- Mechanism design is applicable to any system where you have self-interested rational agents and at least one agent has at least rudimentary control over some part of the interactions. Mechanism design is governance, not communism. It is applicable to nearly any type of economic regime including communism and capitalism. You could even argue that the anarcho-capitalism employs mechanism design in the decision to limit centrally enforced rules. From a USA perspective, all of the decisions made by the Fed and the SEC involve mechanism design (whether or not the mathematical treatment of mechanism design is actually used in their decisions is another matter, however, in many situations the problem may be intractable or you don't have enough information). Decisions and legislation of how to treat and punish criminals in order to arrive at desired social norms is also an application of mechanism design. As outlined in the design goals section of the article, no market system (nor voting system) is perfect because it is mathematically impossible to achieve all of the desiderata. This does not mean that markets or democracy are bad -- they are better than all of the known alternatives -- it just means there are always trade-offs that must be made, just like in the project triangle in engineering. For example, the restrictions on insider trading is a decision involving markets based out of mechanism design. Halcyonhazard (talk) 20:12, 14 August 2008 (UTC)
If there is going to be a definition in formal notation, then the terms should all be defined. For example, in:
- the player will pick an action , where is the set of possible actions for player offered by the mechanism... Each player has utility , where is the outcome generated by the mechanism.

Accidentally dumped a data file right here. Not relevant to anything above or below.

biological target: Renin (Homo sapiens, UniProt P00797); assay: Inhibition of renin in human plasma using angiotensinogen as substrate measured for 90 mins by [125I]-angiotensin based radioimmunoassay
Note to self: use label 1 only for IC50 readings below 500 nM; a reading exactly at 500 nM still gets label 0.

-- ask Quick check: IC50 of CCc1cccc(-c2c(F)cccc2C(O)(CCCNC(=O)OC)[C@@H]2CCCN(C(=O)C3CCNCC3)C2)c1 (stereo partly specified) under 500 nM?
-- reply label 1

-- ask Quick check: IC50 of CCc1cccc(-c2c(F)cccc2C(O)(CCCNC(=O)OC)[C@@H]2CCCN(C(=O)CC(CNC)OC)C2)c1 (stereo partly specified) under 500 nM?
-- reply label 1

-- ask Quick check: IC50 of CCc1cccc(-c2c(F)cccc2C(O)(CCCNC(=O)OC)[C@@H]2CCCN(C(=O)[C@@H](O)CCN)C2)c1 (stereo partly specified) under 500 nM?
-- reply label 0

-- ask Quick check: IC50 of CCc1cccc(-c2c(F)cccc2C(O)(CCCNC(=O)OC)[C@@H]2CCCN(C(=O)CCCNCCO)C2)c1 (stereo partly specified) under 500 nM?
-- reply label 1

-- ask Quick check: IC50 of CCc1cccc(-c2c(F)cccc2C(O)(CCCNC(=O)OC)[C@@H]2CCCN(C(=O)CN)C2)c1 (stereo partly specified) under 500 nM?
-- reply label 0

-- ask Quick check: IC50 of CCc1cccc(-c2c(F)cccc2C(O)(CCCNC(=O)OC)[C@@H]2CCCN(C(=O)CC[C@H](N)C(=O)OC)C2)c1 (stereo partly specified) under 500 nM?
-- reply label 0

there is no clue, for instance, what is - is "s" a strategy applied to a player's "type", that gives rise to an action? And what is ? This section needs work. It's too long (or not long enough) since I looked at formal methods and pure maths. - Paul (talk) 21:50, 2 May 2009 (UTC)
It isn't clear what theta_-i means or s_-i or u_i mean. If these were explained, then the section would be much clearer —Preceding unsigned comment added by 184.108.40.206 (talk) 04:08, 18 July 2010 (UTC)
This article doesn't say much about the work of Leonid Hurwicz, Eric Maskin, Roger Myerson, Stanley Reiter, and other pioneers of mechanism design. Lots of work is required. I believe this article can achieve GA status. Masterpiece2000 (talk) 14:15, 14 August 2008 (UTC)
- This article has a lot of issues, from correctness to organization to missing information. Mct mht (talk) 16:22, 30 April 2013 (UTC)
Minor error in one sentence
The following sentence in this wiki:
Due to the IR condition it has to give every type enough a good enough deal to induce participation.
Due to the IR condition it has to give every type a good enough deal to induce participation. — Preceding unsigned comment added by 2001:480:610:40:217:31FF:FEEA:AC13 (talk) 14:38, 7 December 2012 (UTC)